Tarmo Soomere: R&D funding hitting 1 percent of GDP start of a new era
President of the Estonian Academy of Sciences Tarmo Soomere said that Estonia hiking research and development funding to 1 percent of GDP is the start of a new era for the country. According to Soomere, the first place that could use additional funding is training.
Soomere said on the "Esimene stuudio" talk show that R&D funding growing to 1 percent of GDP is a sign of a mature state and constitutes a paradigm shift.
"It is the greatest paradigm shift since we decided to join NATO. Back then, a social contract was achieved that our defense spending would be 2 percent of GDP and not a penny less. When it comes to funding for the sciences, we have been living inside a different paradigm for the past decade – that there is no money nor will there be. Now, we have entered an era where this funding has been fixed similarly to defense spending. It is 1 percent of GDP and the matter is no longer subject to political debates – it is a social contract transcending all political forces. The start of a new era," Soomere said.
Sciences funding being hiked to 1 percent of the gross domestic product means an additional €56 million for the field next year. Soomere said that training is the first place where money is needed.
"I am fond of Ernst Friedrich Schumacher's 'Small is Beautiful' concept according to which natural resources are not a source of income but rather constitute core capital. Scientific know-how and researchers also constitute core capital. Society lives and grows and thrives based on the percentages therein. If we cannot properly reproduce it, there will come a time when we will have spent our core capital that would force us to give up on certain businesses," the academician explained.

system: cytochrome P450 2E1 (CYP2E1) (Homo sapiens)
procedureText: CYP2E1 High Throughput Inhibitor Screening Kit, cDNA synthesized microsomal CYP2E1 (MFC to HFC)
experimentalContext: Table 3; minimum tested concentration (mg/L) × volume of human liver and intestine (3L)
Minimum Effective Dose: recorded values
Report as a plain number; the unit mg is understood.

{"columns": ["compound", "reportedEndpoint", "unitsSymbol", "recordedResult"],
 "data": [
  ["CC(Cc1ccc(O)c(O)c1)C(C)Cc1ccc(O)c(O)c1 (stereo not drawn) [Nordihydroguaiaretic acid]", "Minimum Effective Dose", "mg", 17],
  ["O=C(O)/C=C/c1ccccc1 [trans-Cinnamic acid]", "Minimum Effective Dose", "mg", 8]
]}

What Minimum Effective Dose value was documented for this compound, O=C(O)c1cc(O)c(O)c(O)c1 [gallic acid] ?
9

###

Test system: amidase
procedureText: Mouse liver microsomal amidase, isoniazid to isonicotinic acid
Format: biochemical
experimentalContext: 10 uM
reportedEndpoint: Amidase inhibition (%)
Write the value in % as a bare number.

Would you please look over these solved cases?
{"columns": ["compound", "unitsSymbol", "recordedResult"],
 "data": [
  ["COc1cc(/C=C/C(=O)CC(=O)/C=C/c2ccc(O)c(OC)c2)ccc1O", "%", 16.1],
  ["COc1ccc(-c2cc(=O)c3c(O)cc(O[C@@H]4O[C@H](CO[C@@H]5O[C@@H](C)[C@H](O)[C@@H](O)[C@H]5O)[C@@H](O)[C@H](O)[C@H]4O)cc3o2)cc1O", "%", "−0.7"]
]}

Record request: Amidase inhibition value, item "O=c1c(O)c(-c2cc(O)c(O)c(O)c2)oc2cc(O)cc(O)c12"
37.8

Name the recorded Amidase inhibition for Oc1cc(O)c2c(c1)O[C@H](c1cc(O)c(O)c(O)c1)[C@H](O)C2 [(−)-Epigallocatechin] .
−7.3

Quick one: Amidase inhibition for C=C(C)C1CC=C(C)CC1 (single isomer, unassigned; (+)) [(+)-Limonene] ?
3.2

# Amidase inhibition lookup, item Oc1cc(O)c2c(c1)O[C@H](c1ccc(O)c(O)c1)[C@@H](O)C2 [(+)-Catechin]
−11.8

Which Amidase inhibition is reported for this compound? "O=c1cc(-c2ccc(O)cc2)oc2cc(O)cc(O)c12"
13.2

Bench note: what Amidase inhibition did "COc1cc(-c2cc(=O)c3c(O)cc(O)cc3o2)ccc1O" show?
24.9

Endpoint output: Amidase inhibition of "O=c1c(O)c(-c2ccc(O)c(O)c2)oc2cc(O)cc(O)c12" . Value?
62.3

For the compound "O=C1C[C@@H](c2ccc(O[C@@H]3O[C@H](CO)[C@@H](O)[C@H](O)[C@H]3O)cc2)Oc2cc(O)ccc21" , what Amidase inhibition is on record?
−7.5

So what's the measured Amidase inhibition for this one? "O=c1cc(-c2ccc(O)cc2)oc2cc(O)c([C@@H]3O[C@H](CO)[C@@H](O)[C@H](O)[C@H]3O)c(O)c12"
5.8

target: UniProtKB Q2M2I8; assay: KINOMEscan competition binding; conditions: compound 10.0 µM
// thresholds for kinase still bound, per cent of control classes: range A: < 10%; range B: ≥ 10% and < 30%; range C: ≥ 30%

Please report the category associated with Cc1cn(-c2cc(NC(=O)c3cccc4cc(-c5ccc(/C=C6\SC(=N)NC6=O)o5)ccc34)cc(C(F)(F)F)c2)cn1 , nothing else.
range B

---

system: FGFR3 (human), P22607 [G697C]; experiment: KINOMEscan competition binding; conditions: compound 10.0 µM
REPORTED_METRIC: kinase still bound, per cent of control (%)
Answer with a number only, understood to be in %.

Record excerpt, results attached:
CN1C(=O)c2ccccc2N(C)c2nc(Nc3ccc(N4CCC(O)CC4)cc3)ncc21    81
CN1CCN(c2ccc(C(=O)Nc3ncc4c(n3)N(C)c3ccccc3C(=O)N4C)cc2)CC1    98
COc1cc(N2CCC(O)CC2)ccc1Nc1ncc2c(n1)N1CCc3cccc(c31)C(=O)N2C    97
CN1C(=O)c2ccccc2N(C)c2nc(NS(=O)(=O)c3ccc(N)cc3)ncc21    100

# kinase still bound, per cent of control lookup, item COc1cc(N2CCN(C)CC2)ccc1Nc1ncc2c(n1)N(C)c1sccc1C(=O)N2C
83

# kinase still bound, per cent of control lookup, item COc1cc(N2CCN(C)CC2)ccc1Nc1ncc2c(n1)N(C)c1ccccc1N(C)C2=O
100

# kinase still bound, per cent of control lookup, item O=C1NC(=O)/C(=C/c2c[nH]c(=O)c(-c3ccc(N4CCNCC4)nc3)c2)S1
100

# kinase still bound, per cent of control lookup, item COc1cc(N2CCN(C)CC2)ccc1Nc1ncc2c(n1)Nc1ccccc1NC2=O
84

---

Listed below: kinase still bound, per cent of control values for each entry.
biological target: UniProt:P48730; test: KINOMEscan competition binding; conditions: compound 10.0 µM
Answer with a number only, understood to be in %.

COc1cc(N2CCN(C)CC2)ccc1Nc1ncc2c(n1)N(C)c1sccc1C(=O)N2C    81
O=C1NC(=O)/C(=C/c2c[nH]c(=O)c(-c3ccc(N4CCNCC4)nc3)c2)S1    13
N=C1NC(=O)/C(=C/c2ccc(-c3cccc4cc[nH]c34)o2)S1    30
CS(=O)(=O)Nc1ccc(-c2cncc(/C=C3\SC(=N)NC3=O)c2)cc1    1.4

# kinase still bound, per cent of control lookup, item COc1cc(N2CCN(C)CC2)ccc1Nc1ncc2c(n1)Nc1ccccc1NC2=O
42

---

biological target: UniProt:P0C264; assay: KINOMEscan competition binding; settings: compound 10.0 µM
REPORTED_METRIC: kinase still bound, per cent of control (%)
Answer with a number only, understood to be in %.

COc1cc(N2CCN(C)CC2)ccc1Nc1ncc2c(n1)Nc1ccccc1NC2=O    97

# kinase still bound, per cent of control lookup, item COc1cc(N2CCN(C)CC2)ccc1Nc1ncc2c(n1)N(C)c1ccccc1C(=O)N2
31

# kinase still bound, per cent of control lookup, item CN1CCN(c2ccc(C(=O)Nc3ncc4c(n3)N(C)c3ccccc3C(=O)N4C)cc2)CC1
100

Soomere said that the coronavirus crisis helped boost R&D funding by demonstrating that science really is necessary in everyday life.
"If we are attacked by something we cannot see, cannot crush with our fingernail or shoot with a cannon, we need people who know what it is and how to fight it – or if it is possible to fight it at all. Perhaps only people whose bodies know how to take advantage of the coronavirus will survive," he said.
The academy president also said that the meeting points of science, society and the state were unorganized until recently. Relevant organization also helped to increase R&D funding.
"We need people who allocate funds, those who give advice, people who pursue lobby efforts and those who protest. We got that structure working a year and a half or two years ago. Before that, it was virtually impossible to make sure scientists' messages would reach the rulers in more or less undistorted form and come back again. That is the result of organization," he said.
Soomere pointed out that the way research is funded has also changed over the years.
"To exaggerate a little, the situation a few decades ago was that of a scientist working in one room, with an engineer working in another and an inventor between them. The three of them developed a cool product and the factory two blocks away manufactured and sold it. All three were paid using money from the sale," he said.
"Today, things are different – scientists cast their findings into an ocean through scientific publications and people sitting on the beach on the other side of that ocean fish out those ideas to make a cool product. The rest is the same, except scientists are funded using tax revenue, not sales revenue. And this gives the state the moral right to have a say in what should be pursued as it functions as a manifestation of society's structure, while society has the right to know what scientists have received, what they have done and how our common prosperity has benefited," the academician explained.
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Editor: Marcus Turovski